In the 1960s, the Pierson-Moskowitz family was developed to forecast storm waves at a single point in fully developed seas with no swell using wind data. This family relates the parameters A and B to the average wind speed at 19.5m above the sea surface:

The ITTC recommends the use of the Modified PiersonMoskowitz family; significant wave height and zerocrossing period or the average wave period is used:

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Example ITTC spectra

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Other Spectra
Other families:

The JONSWAP spectral family accounts for the case of limited fetch wind waves The TMA spectral family is an extension of the JONSWAP for finite water depth, The double-peak Torsethaugen spectral family accounts for both swell and wind waves, The Ochi six-parameter spectral family can be fitted to almost any wave record (it could account for swell and wind waves.)

For further details see Ochi, K. (1998) Ocean Waves: The Stochastic Approach, Cambridge University Press. Ocean Tech. Series.

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Spectra for Short-crested Seas


Directional spectra are more realistic and are very important to calculate loads on marine structures since the motion response depends highly on the encounter angle. For simulation, it is common to separate the directional spectrum as a product of two functions:

is the spreading function

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Spreading Function

where 0 is the dominant wave propagation direction, and the values of s = 1, 2 are commonly used. See Lloyd (1989) for a more general form where | 0| < ; with not necessarily equal to /2
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Time-domain Simulations
If (t) is stationary and Gaussian on time interval [0, T], its realizations can be approximated to any degree of accuracy by

with N sufficiently large; where n are constants and the phases n are independent identically distributed random variables with uniform distribution in [0, 2]. The autocorrelation is given by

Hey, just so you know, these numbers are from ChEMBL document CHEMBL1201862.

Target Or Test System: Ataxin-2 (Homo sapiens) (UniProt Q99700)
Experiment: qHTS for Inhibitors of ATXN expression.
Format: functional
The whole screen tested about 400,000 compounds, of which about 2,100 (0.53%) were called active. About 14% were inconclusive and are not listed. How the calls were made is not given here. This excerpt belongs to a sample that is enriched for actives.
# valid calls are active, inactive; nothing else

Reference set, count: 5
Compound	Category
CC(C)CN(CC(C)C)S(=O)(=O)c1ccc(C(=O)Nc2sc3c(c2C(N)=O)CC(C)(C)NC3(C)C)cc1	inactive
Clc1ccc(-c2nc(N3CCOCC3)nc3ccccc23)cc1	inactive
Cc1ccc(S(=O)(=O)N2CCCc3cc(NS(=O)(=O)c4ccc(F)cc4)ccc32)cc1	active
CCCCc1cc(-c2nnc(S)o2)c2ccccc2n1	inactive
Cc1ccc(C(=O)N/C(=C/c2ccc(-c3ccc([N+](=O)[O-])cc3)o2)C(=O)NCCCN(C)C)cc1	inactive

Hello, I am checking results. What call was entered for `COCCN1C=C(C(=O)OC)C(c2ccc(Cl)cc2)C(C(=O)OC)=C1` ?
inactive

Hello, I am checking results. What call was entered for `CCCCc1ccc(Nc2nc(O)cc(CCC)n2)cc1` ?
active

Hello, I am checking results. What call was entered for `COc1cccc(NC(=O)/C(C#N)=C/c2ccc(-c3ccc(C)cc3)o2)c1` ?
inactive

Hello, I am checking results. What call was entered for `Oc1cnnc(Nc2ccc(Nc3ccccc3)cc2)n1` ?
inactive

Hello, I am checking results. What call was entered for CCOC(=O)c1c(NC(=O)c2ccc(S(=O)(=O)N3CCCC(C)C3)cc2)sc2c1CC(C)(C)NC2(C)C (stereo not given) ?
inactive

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Why is it done this way?

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Time-domain Simulations

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Formulae for Time-damin Simulations

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Spectral Factorization Approach


The realizations of a sea surface elevation are modelled by filtered white noise:

S ( ) | H ( j ) | S ww
2

A typical model is a 2nd-order system :

H ( s) =

s
2 s 2 + 2n s + n

The parameters can be adjusted as follows (Perez, 2005): Sww = max S n chosen to be the modal frequency. is chose to the variance is the same; and thus the RMS value.

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Wind
Wind is commonly divided in two components; a mean value and a fluctuating component, or gust.

It is a 3D phenomenon, but in marine applications we restrict it to 2D, and velocities are considered only in the horizontal plane. Wind is parameterized by the velocity U and the direction . The direction is taken with respect to the North-East. Note that, in general, the direction of the wind is the direction from where the wind is coming from, e.g., a SE wind blows from the SE towards NW.

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Wind Mean-velocity Component


Slowly-varying fluctuations in the mean wind velocity can be modeled by a 1st order Gauss-Markov Process:

where w is Gaussian white noise and 0 is a constant. The magnitude of the velocity should be restricted by saturation elements

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Wind Mean-direction component


Slowly-varying fluctuations in the mean wind direction can also be implemented by a 1st order Gauss-Markov Process (Sorensen, 2005):

The direction is taken with respect to the (n-frame). NOTE: This direction is often the direction from where the wind is blowing: North-East (NE) wind blows from the NE
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Wind velocity and direction


Sorensen, (2005)

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Wind Gust
The wind gust is model as a realization of a stochastic process with a particular spectrum (Sorensen, 2005).

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Current

Surface Current Current velocity magnitude:

Current direction:

The direction is taken with respect to the (n-frame). NOTE: This direction is the direction to where the current flows : North-East (NE) current flow towards the NE. (This is different from the convention for wind)
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References

Perez, T. (2005) Ship Motion Control. Springer. Ochi, M. (2005) Ocean Waves: the stochastic approach. Cambridge University Press. Sorensen, A.J. (2005) Marine Cybernetics. Lecture notes, Dept. of Marine Technology NTNU, NORWAY.